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Our plan is to move the church service outdoors this Sunday.

When choosing music earlier in the week, the first thing I did was to look at the weather forecast.  As it turns out, we have deferred to Mother Nature twice already this summer.

For August 4th, AccuWeather.com predicts that it will be “partly sunny with a t-storm.”  With that in mind, I chose music that can move easily from a Clavinova outdoors to an acoustic piano inside if necessary.  (I’ll play piano this time so as to eliminate the possibility of last-minute pedal and registration changes.)

The music

The Clavinova has only one sound.  The volume can be raised or lowered with a toggle wheel, but there are no alternative sounds available (such as harpsichord, flute, etc.).  So the music needs to being written for one manual, and the ability to employ voicing to differentiate various parts (melody/accompaniment; fugue lines) will be quite limited.

I prefer playing sacred music for services, not piano preludes by Chopin and

The music needs to have an organ pedal part that can be played along with the manual parts (i.e. close to the left hand in range).  Another possibility would be to choose music with no organ pedal part at all.

Pieces that are 2 pages in length would eliminate page turns.  That way, when clothes pins are keeping the printed music steady, they can stay there for the entire piece.  (It’s safer!  Picture removing clothespins, turning the page, and re-clipping the clothespins, while playing the entire time.)

What else?

Although I have played services outdoors under the roof of a picnic shelter, the setting on Sunday will be completely in the open.  I will need hair clips and sunglasses.  

West Nile Virus has come to the area, so bug spray is a necessity.

And may I please borrow your dog to fetch the things I drop?


Repertoire for August 4th

Come, Thou Almighty King     Martin Stellhorn
The organ pedal part can be played an octave higher.  This will allow the piece to move without arpeggiating the bass and tenor lines (to accommodate reaches wider than the span of the left hand).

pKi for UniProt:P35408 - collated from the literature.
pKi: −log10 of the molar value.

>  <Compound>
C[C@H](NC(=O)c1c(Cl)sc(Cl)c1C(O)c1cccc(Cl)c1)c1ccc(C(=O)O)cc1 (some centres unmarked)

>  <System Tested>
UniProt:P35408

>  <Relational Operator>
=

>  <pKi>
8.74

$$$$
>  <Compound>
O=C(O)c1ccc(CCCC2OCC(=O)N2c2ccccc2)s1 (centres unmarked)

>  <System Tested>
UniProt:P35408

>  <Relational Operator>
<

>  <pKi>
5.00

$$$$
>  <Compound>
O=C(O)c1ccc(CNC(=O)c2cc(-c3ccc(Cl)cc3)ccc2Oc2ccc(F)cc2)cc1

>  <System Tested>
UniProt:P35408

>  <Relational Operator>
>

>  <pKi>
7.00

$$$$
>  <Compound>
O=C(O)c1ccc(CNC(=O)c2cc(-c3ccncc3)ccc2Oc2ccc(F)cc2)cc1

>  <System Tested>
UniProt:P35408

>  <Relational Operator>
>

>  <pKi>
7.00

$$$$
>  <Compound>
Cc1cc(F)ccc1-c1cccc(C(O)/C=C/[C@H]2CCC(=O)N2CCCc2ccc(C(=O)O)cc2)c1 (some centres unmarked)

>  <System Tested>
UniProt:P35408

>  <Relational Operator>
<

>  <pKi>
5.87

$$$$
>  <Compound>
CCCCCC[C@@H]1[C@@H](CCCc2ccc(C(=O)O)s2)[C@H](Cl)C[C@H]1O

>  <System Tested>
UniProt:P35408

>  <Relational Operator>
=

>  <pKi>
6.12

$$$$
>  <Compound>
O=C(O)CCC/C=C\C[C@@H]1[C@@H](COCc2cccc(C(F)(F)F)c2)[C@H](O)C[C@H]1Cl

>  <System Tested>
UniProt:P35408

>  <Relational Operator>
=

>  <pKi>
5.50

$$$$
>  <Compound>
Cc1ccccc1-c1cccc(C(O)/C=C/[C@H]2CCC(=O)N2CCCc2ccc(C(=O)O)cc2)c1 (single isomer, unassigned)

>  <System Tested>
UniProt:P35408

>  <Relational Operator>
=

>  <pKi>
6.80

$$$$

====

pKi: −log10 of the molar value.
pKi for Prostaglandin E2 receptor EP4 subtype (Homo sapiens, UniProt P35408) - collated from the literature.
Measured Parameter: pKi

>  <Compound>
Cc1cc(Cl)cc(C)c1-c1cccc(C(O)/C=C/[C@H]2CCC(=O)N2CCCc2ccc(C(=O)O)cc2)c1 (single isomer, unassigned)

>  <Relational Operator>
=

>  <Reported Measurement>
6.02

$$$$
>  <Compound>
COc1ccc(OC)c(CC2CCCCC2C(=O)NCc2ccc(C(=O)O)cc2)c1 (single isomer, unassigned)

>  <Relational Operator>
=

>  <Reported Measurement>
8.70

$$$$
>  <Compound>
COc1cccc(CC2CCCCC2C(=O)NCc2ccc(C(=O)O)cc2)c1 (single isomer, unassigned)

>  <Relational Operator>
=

Praise God the Lord, Ye Sons of Men     Johann Gottfried Walther

This piece is contrapuntal, but is not a fugue.  The tune is clearly in the top voice, so it will be easily heard when played on a Clavinova.

I Come, O Savior, to Thy Table     Paul Kretzschmar
The embellished tune is a right-hand solo.  Played on the organ, a solo stop on a separate manual would be the way to go for clarity.  With the embellishments, the tune stands out from the slower left-hand rhythm, so I think it will be OK played on a Clavinova.

Now Thank We All Our God     Georg Friedrich Kaufmann

This is a toccata with the tune in the top voice.

As it happened

This is a follow-up, added on Monday.

We had a beautiful day!  During the outdoor service, the breeze kicked up 2 or 3 times, but I was reduced to holding the music with one hand and playing with the other only once.  That was during a hymn.  With the congregation singing at the time, it was fine.

The Clavinova has more variety available in volume by touch than I had recalled from a year ago.  That was a welcome surprise.

In the offertory, the editor indicates in the score that the melody is to be played an octave higher when all parts are heard on the same manual.  I actually forgot during the service until the B section.  When moving up an octave, though, the sound was unsatisfactory for a melody.  So I went back to playing the score as notated.

Around 11:30 a.m., we had a few raindrops.  I was in Amherst by then.

Later on, we had light rain.  But the “t-storm” forecast never materialized.


Have I forgotten anything?

Please share your thoughts in the comment section below!

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